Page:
Ahead of his home debut we sat down with Evan Galvin to ask about how he is finding live at Cabinteely FC since signing as well looking ahead to this Friday’s match against UCD. Evan made his Cabo debut in the away match against UCD but in the following match, away to Shelbourne, he picked up a calf injury that sidelined him for 6 weeks. After returning as a sub last week against Athlone, Galvin is delighted to be back available for selection and to finally get to play at Stradbrook as a Cabinteely player. He has played at Stradbrook before however, he lined out, and scored, for Waterford United in a 1-1 draw towards the end of the 2015 season. The former Burnley and Irish international then moved to Cobh Ramblers in his native Cork before signing for Cabinteely.
Cabo fans may remember Evan from this match last year for Waterford in a 1-1 draw when he put in a man of the match display and scored Waterford’s goal from range. Video courtesy of ‘Travel with the blues’ Youtube channel.
How are you finding live at Cabinteely FC? What has impressed you the most since signing?
“I’m really enjoying it at Cabo, mainly because the way we want to try and play. A lot of teams love the idea of passing the ball until mistakes are made but the staff here are actually committed to playing the right way. I have been at three League of Ireland clubs and Cabinteely is without a doubt the best for any young player. I do believe I can adapt to whatever style of play a manager wants but as a technical footballer the way Eddie and the staff want to play is music to my ears, and by far the most enjoyable. The whole set up here is brilliant both on the pitch with the coaching to off the pitch with the media side of things etc.”
Has anyone in the squad in particular stood out for you since signing?
“There is a lot of quality throughout the squad but I wouldn’t like to name anyone in particular because the lads have different experiences in the game to date and some are very young but if I had to pick one then I think Aaron Brilly is a good example.”
You made your debut away against UCD but, after a long absence through injury, are only making your home debut now, coincidentally against the same opposition, what are your thoughts ahead of your home debut? How good is it to be back playing?
“It’s my home debut but every game is like an away game for me coming up from Cork. I’m looking forward to it, you put the work in midweek to enjoy the game on Friday so hopefully we get a decent crowd down to watch as well. I’m delighted to be back training and playing, I’m sick to death of the gym. Driving 3 hours to Cabo was actually a relief! I was going off my game at home. My and Mam and Dad are probably delighted to not have to listen to me as well!”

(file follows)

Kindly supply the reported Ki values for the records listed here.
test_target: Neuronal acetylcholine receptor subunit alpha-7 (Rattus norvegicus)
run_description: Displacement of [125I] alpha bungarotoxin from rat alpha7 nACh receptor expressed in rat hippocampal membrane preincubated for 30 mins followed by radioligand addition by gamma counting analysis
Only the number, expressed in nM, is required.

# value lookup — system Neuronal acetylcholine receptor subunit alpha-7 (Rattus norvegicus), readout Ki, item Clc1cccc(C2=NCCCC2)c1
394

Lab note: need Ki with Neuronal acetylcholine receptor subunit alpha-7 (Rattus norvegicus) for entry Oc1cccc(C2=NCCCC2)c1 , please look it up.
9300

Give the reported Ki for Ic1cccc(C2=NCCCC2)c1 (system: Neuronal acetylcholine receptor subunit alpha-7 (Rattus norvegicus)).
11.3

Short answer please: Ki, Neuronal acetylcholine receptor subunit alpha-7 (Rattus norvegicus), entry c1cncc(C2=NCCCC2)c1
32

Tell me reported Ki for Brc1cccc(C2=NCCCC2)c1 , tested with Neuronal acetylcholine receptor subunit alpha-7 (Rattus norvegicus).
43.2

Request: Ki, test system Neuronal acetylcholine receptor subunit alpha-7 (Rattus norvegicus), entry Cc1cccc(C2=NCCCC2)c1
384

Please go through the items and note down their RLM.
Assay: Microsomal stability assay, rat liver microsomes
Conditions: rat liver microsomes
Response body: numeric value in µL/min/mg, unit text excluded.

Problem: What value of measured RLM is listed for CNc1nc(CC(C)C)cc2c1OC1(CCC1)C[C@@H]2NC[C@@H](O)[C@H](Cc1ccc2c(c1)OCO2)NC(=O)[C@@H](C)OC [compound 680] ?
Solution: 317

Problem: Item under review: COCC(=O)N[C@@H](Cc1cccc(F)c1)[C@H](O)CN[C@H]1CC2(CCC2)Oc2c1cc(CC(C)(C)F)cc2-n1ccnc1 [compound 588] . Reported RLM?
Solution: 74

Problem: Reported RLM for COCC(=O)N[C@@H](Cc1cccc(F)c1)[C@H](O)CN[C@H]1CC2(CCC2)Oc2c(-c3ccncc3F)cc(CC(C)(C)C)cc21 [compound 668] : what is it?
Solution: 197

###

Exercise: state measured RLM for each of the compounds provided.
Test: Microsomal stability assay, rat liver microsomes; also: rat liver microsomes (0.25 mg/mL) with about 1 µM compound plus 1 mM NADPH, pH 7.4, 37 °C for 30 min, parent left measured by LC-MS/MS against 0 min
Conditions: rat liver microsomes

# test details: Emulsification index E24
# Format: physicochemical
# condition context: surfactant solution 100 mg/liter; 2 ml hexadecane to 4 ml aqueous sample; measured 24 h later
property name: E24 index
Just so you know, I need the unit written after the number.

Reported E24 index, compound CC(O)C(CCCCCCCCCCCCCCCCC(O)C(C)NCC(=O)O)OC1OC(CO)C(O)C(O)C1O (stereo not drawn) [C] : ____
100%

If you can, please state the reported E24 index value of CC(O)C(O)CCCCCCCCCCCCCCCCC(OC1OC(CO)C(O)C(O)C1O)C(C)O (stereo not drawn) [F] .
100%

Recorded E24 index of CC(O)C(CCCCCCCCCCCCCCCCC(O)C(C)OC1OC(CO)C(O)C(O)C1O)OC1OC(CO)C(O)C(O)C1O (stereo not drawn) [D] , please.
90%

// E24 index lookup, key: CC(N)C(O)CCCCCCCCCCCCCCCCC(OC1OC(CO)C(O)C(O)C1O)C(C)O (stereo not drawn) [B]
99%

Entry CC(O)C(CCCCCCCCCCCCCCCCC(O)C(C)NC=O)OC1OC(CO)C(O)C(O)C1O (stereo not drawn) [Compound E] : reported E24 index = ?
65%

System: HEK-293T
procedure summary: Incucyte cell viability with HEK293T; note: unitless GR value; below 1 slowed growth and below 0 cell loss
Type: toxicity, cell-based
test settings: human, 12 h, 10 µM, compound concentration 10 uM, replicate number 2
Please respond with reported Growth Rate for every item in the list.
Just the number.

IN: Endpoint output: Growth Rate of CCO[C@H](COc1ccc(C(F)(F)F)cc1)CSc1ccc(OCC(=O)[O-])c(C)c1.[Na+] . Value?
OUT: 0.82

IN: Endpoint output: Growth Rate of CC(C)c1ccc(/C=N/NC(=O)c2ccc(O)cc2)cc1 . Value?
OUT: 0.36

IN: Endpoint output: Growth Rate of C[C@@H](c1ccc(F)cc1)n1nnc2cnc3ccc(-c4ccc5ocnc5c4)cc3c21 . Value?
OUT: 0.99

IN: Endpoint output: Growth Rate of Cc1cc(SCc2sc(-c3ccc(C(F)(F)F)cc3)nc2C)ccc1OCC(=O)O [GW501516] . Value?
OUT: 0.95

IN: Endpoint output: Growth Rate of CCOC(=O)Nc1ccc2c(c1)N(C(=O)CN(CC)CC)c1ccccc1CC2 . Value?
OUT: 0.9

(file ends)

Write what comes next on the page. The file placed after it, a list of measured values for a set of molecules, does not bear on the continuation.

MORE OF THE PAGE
Now that you are back fit and playing, what are your goals for the rest of the season?
“My goal for the rest of the season is simple enough really, stay fit and play as many games as I can. I want to help the club win as many of the remaining games as we can and learn as much as possible from Eddie, Dave and the rest of the staff. Come the end of the season, I’m overdue a holiday, I missed Ibiza with the boys in the summer. 20 years old and I picked the M8 motorway and driving to Cabo rather than Ibiza!”
After a disappointing result away against Athlone last week, what is the mood in the team this week ahead of Friday nights home match against UCD?
“The mood ahead of Friday is no different. It shouldn’t be either. We had been playing really well up until Athlone but as Eddie said it is about consistency. You can’t be up and down like a yoyo. The positives are that we have a very young group with plenty of learning ahead so a loss like that won’t do us any harm either. Football is constantly giving you highs and lows so you have to be able to respond to it, and we plan to respond on Friday, that’s an invaluable lesson our lads need to take from Friday night.”
At only 20 years of age you are a very accomplished midfielder, what advice would you give to all of the players in our junior teams?
“The advice I would give is that you have to learn very fast and grow up quickly. Football is a fast paced game and the environment is constantly changing. I’m only 20 myself so I have plenty to learn too but with having been in England for three years and playing for Ireland, I have learned from those experiences. Technical ability is great if you are only going to be a 5-a-side player, the most important thing is what’s between the ears. I’ve had plenty of rejection since I was 13 or 14 and I’ve seen players who I thought were players, break mentally at their first taste of rejection so character is the most important thing. You either keep going or you break.”